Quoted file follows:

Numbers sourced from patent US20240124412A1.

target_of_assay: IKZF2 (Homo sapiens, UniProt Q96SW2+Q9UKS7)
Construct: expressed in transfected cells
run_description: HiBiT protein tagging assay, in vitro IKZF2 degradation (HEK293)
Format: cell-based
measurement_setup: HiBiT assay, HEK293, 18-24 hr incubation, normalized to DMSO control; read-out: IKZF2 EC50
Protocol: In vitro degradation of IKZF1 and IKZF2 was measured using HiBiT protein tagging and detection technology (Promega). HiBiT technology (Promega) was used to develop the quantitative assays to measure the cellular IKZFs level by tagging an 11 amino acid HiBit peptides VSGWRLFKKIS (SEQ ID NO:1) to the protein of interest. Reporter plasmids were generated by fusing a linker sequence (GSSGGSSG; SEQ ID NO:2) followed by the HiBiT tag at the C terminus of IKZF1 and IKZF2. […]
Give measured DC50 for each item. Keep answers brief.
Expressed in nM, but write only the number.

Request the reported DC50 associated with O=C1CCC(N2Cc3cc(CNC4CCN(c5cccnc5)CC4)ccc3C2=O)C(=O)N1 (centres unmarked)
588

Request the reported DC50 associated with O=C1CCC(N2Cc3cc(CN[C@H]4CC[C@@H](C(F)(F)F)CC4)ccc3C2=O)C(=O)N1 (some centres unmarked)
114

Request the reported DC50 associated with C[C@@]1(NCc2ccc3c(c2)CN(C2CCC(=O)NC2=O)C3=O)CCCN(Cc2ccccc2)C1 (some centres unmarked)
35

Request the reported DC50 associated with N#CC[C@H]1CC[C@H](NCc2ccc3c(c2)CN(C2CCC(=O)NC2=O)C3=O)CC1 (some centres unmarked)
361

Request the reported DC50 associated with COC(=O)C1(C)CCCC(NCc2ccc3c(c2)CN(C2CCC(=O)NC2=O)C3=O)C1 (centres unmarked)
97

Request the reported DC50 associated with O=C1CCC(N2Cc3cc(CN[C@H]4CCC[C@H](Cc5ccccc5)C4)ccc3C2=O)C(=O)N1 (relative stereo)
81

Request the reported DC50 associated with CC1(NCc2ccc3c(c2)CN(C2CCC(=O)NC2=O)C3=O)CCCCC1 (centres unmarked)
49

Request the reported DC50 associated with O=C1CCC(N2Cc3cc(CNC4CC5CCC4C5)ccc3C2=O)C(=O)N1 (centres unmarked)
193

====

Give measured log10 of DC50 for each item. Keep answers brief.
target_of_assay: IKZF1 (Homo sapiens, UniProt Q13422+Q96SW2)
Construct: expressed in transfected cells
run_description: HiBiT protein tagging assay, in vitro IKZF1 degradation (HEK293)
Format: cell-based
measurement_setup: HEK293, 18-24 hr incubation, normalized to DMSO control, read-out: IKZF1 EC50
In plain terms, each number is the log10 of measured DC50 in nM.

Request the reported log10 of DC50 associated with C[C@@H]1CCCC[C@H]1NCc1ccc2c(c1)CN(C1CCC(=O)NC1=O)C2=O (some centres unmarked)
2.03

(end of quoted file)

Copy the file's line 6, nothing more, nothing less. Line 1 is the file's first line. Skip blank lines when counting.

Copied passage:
measurement_setup: HiBiT assay, HEK293, 18-24 hr incubation, normalized to DMSO control; read-out: IKZF2 EC50